When I was dating my husband back in 1982, I remember holding hands, walking down the street in Hartford and noticing not-so-nice glares from older women passing by. I also remember eating pizza in downtown Burlington and hearing people commenting about us in the next booth.
When we were married in 1984, it had only been 17 years since the Supreme Court decision to legalize interracial marriage in all states (many states had legalized it earlier than this).
Our differences didn't matter to me. Other's reactions didn't bother me.
Vance was 2nd generation American. His grandparents were born in Japan, but as far as I was concerned, he was as American as I was. My grandmother had immigrated from Poland and spoke little English, and my mother's grandparents had come from Ireland.
When we had children, I don't remember thinking anything about their mixed race. Their developing identity would include aspects from both cultures. There were many times when I was with my children without my husband when I was approached by strangers inquiring where my children were adopted from. It was understandable and didn't really bother me.
We live in a small town where there were very few children that were not caucasian, and very few biracial children. As far as I could see, they were accepted by the other children and teachers with no racial bias. It just was not an issue.
Vance's cousins all married caucasians, so the children of his family had a similar look to ours.
I see features from my family too. The dimples from my mom. Adam's smile and angular jawline are my dad's. Annie looks very much like my sister, Lori.
And Kerry very closely resembles my sister's daughter, Hali.
The kids are all grown up now.
Multiracial families have become more prominent in the U.S. in the past few decades. The U.S. Census reports that the percentage of interracial couples grew by 32 percent between 2000 and 2010.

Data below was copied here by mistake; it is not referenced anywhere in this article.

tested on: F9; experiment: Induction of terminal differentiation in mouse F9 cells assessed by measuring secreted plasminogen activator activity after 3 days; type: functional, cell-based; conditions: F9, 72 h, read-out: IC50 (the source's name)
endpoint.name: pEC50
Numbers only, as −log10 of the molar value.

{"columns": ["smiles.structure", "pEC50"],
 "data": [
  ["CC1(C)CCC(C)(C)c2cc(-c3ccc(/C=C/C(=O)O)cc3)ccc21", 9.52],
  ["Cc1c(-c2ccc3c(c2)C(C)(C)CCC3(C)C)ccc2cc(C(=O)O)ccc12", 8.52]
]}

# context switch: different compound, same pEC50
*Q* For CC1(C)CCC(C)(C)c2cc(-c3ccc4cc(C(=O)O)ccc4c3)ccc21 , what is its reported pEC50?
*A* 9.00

The faces of mixed-race America are in politics, business, sports, movies, TV and advertising.
Yet while our nation is increasingly diverse, there are still factors that can leave kids wondering where they fit in. One of my children struggles when faced with the choice of "Asian" or "Caucasian" on standardized tests, and feels uncomfortable when asked "What are you?"
I have always thought of my children as both Asian and Caucasian.
But in reality they are neither.
They are not really Caucasian and not really Asian.
I don't believe the question, "What are you" is meant in a derogatory manner. It used to be the norm that you could identify a person's heritage pretty easily. Biracial features disrupt our expectations. We can no longer slot people into familiar categories. We are not used to seeing those eyes with that hair or nose.
I've read that as biracial children get older, some identify more with one race than the other, often due to which side of the family they are closer to or where their loyalties lie. Some cannot identify with either cultures. Many, though, celebrate their mixed race heritage.
Growing up, I always felt there was a big difference between my mother's very Irish family and my father's very Polish family. I know that I have characteristics of both and I have never felt torn to identify with one more than the other. Is it so different for my kids?
It may be hard on my kids sometimes, and I hope they come to terms with their heritage in their own ways.
I look at my kids, though, and know only one thing.
They are beautifully blended.